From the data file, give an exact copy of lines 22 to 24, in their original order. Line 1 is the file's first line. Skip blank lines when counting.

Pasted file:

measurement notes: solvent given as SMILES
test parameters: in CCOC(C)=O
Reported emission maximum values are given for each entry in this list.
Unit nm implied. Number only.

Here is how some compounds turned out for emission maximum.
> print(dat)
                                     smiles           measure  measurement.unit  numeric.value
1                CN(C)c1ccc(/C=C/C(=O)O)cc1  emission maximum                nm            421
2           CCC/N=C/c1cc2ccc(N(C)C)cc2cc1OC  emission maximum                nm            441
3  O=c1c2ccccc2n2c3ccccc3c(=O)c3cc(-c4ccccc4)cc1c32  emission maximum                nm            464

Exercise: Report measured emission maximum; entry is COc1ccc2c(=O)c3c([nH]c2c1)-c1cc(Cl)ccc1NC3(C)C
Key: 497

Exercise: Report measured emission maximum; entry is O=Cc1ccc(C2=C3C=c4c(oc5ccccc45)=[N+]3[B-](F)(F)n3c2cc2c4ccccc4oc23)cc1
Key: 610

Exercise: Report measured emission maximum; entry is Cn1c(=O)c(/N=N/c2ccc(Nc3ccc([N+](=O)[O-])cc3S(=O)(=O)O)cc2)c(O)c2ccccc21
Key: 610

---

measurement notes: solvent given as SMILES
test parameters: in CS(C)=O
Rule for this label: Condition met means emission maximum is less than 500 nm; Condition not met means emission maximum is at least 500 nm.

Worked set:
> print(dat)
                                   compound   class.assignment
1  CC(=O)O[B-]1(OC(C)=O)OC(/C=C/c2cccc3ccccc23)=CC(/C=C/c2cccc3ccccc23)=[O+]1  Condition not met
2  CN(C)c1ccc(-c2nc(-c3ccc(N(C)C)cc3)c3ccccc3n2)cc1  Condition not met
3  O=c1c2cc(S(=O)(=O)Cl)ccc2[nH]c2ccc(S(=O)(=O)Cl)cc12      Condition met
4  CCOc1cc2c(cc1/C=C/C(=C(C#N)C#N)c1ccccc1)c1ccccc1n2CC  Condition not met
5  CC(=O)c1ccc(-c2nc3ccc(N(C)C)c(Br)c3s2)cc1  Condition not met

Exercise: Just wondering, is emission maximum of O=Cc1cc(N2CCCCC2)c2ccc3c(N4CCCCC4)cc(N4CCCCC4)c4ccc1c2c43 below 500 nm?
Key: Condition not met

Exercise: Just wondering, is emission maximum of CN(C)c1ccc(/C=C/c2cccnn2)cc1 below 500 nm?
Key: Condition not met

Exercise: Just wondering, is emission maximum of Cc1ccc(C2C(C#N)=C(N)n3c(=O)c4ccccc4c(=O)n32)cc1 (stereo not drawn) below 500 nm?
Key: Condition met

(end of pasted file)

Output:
> print(dat)
                                   compound   class.assignment
1  CC(=O)O[B-]1(OC(C)=O)OC(/C=C/c2cccc3ccccc23)=CC(/C=C/c2cccc3ccccc23)=[O+]1  Condition not met